Androscoggin commissioner introduces ‘health freedom’ proposal to ban vaccine mandates
By Christopher Burns, Bangor Daily News Staff
An Androscoggin commissioner unsuccessfully pushed a “health freedom” proposal to ban the county from requiring elected officials, staff and jail inmates to get COVID-19 vaccines.
The Lewiston Sun Journal reported that the commissioners on Wednesday voted 6 to 1 to kill the proposal. Only Commissioner Isaiah Lary of Wales, who introduced it, supported the measure, saying it was needed to “support our freedom.”
That comes as Androscoggin County remains a virus hotspot even amid a general decline in cases across the state. The Lewiston-Auburn ranks No. 1 in the United States for the number of new daily cases per capita, according to The New York Times.
Lary’s proposal would have made it illegal to “incentivize, require, coerce, or force” county staff, elected and appointed officials, and jail inmates to get vaccines, screening tests, evaluations, treatments, chips, drugs, devices or surgeries, according to the Sun Journal.
It also would have barred the county from requiring proof of medical interventions, including so-called vaccine passports. That provision prompted County Administrator Larry Post to warn that the language would prohibit the county from requiring a doctor’s note for employees on medical leave.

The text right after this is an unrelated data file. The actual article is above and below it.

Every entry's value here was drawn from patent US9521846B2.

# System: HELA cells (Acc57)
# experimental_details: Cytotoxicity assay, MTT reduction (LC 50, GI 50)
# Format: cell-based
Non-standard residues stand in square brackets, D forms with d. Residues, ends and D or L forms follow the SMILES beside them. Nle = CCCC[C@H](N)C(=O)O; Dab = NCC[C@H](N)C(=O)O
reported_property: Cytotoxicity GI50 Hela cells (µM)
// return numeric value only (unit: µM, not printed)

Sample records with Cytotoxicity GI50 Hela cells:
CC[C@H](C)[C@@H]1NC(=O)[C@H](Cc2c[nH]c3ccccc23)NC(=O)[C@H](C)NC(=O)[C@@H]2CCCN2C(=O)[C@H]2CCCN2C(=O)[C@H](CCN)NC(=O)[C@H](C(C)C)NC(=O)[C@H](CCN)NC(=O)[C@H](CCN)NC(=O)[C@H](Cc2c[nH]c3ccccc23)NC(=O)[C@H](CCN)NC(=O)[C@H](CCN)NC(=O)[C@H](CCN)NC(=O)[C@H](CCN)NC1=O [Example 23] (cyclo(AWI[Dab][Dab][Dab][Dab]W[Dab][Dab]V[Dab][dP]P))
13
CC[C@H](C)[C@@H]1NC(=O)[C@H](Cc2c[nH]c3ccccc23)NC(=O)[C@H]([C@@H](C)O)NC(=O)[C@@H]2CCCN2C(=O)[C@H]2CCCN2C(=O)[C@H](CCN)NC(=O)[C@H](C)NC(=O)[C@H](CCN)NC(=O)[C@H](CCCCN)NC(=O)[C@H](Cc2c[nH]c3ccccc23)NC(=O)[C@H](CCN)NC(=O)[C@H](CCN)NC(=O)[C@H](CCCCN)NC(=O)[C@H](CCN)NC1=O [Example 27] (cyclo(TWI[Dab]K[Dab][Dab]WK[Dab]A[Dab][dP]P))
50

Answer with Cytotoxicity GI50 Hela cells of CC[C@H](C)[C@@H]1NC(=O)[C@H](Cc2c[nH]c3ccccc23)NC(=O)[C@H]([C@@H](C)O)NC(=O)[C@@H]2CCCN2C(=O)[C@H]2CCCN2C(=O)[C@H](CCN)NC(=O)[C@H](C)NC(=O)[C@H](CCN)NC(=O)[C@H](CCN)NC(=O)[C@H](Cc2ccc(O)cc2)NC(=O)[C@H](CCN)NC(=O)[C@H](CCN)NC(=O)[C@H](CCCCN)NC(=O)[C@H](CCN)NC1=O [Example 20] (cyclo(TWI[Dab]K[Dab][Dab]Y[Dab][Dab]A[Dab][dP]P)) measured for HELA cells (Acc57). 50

Commissioners were largely skeptical about the need of Lary’s proposal, with Commissioner Noel Madore of Lewiston countering that there is no plan at the state or federal level to mandate COVID-19 vaccines. Another commissioner, John Michael of Auburn, accused Lary of “looking for a fight where there is no fight,” according to the Sun Journal.
It wasn’t the first time Lary courted controversy over pandemic politics. Earlier this year, Lary sought to ban county employees, funds and equipment from being used to enforce a “pandemic order” and challenged the authority of Gov. Janet Mills, whom the Legislature granted emergency powers last March to counter the spread of the coronavirus.
After a weekslong controversy over the resolution, which saw the county sheriff prohibit staff from attending meetings unless mask wearing was enforced, the Maine attorney general telling commissioners to mask up and county residents threatening a recall election, the body rejected it 6 to 1.
While the Androscoggin County Commission opted against the anti-mask resolution, others have been passed in Paris, Steuben and Piscataquis County. Earlier this month, the New Gloucester Select Board tabled an anti-mask resolution that resembled word for word Lary’s.